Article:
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Late Pleistocene Diatoms of the Lower Basin from the Quequén Salado River, Argentina

  • Marcela A. EspinosaEmail author
  • Elisa Beilinson
Conference paper
  • 178 Downloads
Part of the Springer Earth System Sciences book series (SPRINGEREARTH)

Abstract

Diatom assemblages from a site called Cueva del Tigre were studied. It is located in the lower basin of the Quequén Salado River, Buenos Aires province (38° 50′ 2.2″ S–60° 32′ 7.1″ W). The results are part of a project that includes sedimentologic, stratigraphic and palaeontologic aspects with the aim of reconstructing the environmental history of south-eastern Buenos Aires during the Late Cenozoic. The studied sedimentary succession is 1.90 m thick and has a tabular geometry with alternating levels of coarse sandstone and clayey siltstones. Diatom analysis of the 17 samples corresponding to four levels (N1, N2, N3 and N4) was performed using conventional techniques of taxonomic identification and treatment. A total of 74 diatom taxa were recognized and grouped according to salt tolerance and life form. Cluster analysis allowed dividing the sedimentary sequence into two diatom zones. The deposit begins with a freshwater/shallow lakes with associated vegetation (N1: 7 samples) dominated by Cyclotella meneghiniana Kützing 1844 (plankton) accompanied by the epiphytes Cocconeis placentula Ehrenberg 1838 and Cymbella cistula (Ehrenberg) Kirchner 1878. The overlapping levels: N2 (4 samples), N3 (3 samples) dated on 29,360 ± 670 years 14C BP (33,128 cal. years BP) and N4 (3 samples) represent brackish conditions in a shallow pond, where benthic epipelic diatoms dominate: Caloneis westii (W.Smith) Hendey 1964, Campylodiscus clypeus Ehrenberg 1840 and Surirella striatula Turpin 1828. Today, these taxa live in temperate waters with salinities of 2–10‰. The comparison between fossil and modern samples through NMDS analysis showed that modern diatom assemblages from the Quequén Salado River are distinctly dissimilar to the Pleistocene assemblages under study, but they strongly correlate with diatom assemblages from Buenos Aires shallow lakes in agreement with the autoecological interpretation.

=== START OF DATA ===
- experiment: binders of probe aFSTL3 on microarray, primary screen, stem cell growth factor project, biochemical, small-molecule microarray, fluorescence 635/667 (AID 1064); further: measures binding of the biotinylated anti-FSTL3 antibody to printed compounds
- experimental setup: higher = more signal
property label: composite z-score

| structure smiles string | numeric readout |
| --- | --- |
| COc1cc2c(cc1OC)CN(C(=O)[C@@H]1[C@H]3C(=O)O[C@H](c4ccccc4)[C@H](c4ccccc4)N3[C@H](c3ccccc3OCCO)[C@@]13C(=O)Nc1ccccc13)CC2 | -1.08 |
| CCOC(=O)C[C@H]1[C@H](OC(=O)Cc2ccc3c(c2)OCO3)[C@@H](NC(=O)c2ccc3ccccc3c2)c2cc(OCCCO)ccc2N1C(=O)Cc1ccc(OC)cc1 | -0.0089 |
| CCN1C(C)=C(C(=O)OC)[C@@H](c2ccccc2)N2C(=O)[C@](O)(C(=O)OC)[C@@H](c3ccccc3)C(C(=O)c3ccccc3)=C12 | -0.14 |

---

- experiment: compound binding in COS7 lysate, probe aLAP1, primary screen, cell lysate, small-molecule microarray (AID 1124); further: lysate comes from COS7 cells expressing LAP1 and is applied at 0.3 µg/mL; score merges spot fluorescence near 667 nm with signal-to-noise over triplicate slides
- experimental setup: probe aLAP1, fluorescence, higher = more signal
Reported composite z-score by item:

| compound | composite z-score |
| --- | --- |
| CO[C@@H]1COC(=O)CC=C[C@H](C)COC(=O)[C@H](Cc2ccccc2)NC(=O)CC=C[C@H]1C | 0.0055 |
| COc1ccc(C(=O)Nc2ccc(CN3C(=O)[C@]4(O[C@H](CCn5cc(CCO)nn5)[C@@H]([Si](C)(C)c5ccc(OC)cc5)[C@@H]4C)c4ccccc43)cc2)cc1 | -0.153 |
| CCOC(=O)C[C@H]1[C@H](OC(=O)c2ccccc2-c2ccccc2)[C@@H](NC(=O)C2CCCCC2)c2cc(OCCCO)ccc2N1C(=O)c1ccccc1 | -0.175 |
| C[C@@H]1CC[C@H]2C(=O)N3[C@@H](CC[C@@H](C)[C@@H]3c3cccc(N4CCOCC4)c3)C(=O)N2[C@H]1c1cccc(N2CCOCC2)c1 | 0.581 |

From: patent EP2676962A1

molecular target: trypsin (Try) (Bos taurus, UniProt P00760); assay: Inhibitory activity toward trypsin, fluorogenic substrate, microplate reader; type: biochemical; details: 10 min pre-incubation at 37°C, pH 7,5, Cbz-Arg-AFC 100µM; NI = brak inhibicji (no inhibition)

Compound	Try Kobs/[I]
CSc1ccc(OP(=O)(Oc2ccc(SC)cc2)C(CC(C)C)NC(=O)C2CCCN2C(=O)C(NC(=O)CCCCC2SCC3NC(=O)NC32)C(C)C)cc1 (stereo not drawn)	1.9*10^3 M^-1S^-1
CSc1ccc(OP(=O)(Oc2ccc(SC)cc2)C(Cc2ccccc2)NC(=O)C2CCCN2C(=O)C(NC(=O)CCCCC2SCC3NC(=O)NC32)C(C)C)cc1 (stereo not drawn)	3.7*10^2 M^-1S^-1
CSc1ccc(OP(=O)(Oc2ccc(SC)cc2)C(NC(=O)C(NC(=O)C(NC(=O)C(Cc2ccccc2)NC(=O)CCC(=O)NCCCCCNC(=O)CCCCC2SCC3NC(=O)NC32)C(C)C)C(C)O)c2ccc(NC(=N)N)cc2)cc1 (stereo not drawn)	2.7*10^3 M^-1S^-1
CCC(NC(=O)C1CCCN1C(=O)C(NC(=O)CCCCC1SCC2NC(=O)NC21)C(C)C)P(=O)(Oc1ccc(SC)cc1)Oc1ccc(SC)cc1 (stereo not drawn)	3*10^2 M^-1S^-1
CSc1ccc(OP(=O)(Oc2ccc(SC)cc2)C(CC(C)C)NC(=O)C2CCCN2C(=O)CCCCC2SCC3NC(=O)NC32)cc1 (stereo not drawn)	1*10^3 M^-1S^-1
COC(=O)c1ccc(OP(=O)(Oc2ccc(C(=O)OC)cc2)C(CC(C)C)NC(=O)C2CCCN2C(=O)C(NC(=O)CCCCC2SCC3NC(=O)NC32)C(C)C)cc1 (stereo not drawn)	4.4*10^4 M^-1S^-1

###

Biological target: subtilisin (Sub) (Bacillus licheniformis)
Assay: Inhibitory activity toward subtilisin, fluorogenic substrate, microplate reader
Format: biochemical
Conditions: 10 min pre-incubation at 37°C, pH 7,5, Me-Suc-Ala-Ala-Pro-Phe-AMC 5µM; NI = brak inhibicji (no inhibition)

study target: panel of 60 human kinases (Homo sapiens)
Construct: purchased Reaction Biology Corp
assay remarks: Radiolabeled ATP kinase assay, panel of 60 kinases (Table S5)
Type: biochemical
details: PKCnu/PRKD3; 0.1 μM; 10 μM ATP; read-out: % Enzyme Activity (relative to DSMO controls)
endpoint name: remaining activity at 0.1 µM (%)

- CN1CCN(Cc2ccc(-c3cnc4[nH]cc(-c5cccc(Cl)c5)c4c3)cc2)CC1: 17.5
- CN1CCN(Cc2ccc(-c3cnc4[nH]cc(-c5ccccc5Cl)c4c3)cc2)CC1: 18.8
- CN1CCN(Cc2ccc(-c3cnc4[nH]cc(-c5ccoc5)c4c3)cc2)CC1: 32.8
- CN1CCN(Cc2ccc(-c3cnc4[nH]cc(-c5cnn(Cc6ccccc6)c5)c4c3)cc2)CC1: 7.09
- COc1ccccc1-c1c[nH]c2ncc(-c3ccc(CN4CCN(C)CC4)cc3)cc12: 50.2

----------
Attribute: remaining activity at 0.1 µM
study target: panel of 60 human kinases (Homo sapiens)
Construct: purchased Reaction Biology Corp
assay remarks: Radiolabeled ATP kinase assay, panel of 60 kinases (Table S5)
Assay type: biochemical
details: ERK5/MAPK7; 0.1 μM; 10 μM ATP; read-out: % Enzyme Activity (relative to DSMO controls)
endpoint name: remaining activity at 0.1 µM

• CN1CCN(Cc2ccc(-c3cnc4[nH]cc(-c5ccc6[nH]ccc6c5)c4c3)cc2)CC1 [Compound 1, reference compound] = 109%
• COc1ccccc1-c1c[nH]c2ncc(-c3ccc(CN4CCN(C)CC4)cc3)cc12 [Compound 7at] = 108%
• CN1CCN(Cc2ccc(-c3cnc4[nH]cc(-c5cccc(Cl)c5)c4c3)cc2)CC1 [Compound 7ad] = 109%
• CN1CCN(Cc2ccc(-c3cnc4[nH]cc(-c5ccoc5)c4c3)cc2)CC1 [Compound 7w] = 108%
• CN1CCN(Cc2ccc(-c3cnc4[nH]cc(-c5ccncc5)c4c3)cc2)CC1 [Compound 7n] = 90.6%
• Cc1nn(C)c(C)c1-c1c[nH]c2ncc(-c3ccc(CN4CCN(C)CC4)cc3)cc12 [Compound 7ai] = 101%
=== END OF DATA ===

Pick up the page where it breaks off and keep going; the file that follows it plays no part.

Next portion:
Keywords

Diatoms Palaeoenvironments Pleistocene Argentina South America 

Notes

Acknowledgements

The authors wish to acknowledge to C. Deschamps, R. Tomassini, G. Gasparini, M. Zárate and J. Rabassa for assistance with fieldwork and sedimentologic descriptions. J. P. Lancia processed the samples. The criticism of anonymous reviewers on earlier version of this manuscript is acknowledged. Financial support was provided by Consejo Nacional de Investigaciones Científicas y Técnicas (PIP 2014-0496) and Agencia Nacional de Promoción Científica y Tecnológica (PICT 2016-1146).

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Copyright information

© Springer Nature Switzerland AG 2019

Authors and Affiliations

  1. 1.Instituto de Geología de Costas y del Cuaternario, Universidad Nacional de Mar del Plata, Instituto de Investigaciones Marinas y CosterasMar Del PlataArgentina
  2. 2.Centro de Investigaciones GeológicasLa PlataArgentina

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